The residence time of a drug within the human body, described using pharmacokinetics, is governed by its absorption from the site of administration and clearance. Clearance is directly related to the dose of a drug, and inversely related to the systemic exposure of the drug. Important parameters affecting the pharmacokinetics of many drugs include blood flow (potentially affecting absorption, systemic distribution and/or clearance), and hepatic and renal function, the two primary organs of metabolism and excretion, respectively. Not surprisingly, the pharmacokinetics of many drugs is altered in patients who have hepatic dysfunction. Hepatic clearance is governed by two key physiological factors: hepatic arterial and portal vein blood flow and the liver’s intrinsic metabolizing enzyme activity.
Negative nutrient balance directly affects the energy level of an individual which in turn decreases motivation and cognitive ability. Actigraphy has been used to study activity levels of individuals during light and dark cycles. The investigators have used and validated in a related investigation, the methods proposed to collect sleep and performance variables in this study. The investigators examined the sleep quality by measuring sleep-related variables in astronauts working on altered work-sleep schedules aboard the space shuttle. Sleep variables were measured using wrist actigraphy before flight, during preflight light treatment period, and after flight. The data generated by the actigraph were analyzed for the sleep-wake cycle, the quality of rest (number of minutes awake after sleep onset), and sleep to wake ratio. Results of this study suggested that actigraphy could successfully detect changes in activity associated with an alteration in sleep dynamics.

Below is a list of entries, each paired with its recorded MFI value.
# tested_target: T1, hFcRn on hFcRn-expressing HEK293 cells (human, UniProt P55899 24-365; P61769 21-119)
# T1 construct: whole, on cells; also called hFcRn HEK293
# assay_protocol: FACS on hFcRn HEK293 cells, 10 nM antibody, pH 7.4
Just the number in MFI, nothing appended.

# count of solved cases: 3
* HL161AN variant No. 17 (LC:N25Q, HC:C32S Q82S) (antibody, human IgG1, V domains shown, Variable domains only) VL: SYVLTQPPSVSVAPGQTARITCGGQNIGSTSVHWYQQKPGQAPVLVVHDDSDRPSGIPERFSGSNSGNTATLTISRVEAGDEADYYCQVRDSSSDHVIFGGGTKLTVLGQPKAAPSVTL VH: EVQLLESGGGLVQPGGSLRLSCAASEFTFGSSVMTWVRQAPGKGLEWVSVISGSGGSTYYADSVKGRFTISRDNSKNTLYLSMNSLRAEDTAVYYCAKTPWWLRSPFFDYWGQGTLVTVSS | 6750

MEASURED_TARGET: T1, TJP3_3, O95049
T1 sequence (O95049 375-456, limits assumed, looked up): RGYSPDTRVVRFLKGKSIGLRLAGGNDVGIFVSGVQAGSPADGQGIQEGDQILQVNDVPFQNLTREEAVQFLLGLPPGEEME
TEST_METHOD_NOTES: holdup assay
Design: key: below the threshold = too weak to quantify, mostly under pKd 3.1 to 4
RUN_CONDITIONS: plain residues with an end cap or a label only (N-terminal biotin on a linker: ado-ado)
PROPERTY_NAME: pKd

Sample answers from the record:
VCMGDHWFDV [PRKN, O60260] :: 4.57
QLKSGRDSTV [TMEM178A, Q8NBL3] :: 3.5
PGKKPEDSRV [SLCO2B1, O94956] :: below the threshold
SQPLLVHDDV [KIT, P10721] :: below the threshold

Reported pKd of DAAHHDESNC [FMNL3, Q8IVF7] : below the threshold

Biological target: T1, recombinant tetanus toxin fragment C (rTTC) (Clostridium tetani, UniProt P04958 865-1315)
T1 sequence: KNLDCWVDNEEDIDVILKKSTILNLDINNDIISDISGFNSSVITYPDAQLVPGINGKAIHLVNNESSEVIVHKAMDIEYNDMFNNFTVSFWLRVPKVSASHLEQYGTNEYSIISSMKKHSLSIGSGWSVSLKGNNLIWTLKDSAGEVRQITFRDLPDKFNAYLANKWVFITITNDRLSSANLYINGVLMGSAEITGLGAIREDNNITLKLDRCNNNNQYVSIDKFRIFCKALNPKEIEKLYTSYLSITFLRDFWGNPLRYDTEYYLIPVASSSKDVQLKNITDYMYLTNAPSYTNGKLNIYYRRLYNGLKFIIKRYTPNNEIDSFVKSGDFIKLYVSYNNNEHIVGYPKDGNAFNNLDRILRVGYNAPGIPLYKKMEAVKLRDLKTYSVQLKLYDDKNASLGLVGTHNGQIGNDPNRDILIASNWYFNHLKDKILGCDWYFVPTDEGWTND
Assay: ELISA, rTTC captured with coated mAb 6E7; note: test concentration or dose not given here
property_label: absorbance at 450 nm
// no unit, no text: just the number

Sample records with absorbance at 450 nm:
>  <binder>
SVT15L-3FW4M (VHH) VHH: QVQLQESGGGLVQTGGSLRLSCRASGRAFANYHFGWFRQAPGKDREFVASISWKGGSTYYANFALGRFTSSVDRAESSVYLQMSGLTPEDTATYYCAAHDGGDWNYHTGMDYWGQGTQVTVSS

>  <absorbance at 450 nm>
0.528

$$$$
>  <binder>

This experiment has concluded in ground-based studies sponsored by the National Aeronautics and Space Administration's Human Adaptation and Countermeasures Division. This experiment was performed during Bed Rest Campaigns 1 and 3A. LSDA doesn't expect to receive results from this study.